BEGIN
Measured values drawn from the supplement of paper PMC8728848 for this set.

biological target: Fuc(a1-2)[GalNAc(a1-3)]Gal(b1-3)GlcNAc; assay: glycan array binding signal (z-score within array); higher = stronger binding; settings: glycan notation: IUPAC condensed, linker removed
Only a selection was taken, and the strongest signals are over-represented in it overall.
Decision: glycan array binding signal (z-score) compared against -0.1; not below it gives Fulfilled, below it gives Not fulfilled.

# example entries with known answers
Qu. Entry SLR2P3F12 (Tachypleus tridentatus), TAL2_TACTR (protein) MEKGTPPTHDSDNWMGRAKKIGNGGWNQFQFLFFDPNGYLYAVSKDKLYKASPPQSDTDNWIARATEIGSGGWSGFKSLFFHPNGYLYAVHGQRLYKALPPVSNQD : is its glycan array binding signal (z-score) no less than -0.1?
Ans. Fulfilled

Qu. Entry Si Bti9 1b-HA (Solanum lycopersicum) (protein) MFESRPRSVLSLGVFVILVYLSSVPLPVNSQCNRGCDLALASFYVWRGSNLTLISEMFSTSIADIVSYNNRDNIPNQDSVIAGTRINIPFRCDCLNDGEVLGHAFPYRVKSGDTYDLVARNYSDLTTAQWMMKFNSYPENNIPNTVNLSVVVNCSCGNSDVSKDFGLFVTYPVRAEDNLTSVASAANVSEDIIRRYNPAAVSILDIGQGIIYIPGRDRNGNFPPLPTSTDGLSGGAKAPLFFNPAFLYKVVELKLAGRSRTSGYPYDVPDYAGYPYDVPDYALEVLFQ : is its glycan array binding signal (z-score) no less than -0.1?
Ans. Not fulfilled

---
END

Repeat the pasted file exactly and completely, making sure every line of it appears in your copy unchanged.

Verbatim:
Measured values drawn from the supplement of paper PMC8728848 for this set.

biological target: Fuc(a1-2)[GalNAc(a1-3)]Gal(b1-3)GlcNAc; assay: glycan array binding signal (z-score within array); higher = stronger binding; settings: glycan notation: IUPAC condensed, linker removed
Only a selection was taken, and the strongest signals are over-represented in it overall.
Decision: glycan array binding signal (z-score) compared against -0.1; not below it gives Fulfilled, below it gives Not fulfilled.

# example entries with known answers
Qu. Entry SLR2P3F12 (Tachypleus tridentatus), TAL2_TACTR (protein) MEKGTPPTHDSDNWMGRAKKIGNGGWNQFQFLFFDPNGYLYAVSKDKLYKASPPQSDTDNWIARATEIGSGGWSGFKSLFFHPNGYLYAVHGQRLYKALPPVSNQD : is its glycan array binding signal (z-score) no less than -0.1?
Ans. Fulfilled

Qu. Entry Si Bti9 1b-HA (Solanum lycopersicum) (protein) MFESRPRSVLSLGVFVILVYLSSVPLPVNSQCNRGCDLALASFYVWRGSNLTLISEMFSTSIADIVSYNNRDNIPNQDSVIAGTRINIPFRCDCLNDGEVLGHAFPYRVKSGDTYDLVARNYSDLTTAQWMMKFNSYPENNIPNTVNLSVVVNCSCGNSDVSKDFGLFVTYPVRAEDNLTSVASAANVSEDIIRRYNPAAVSILDIGQGIIYIPGRDRNGNFPPLPTSTDGLSGGAKAPLFFNPAFLYKVVELKLAGRSRTSGYPYDVPDYAGYPYDVPDYALEVLFQ : is its glycan array binding signal (z-score) no less than -0.1?
Ans. Not fulfilled

---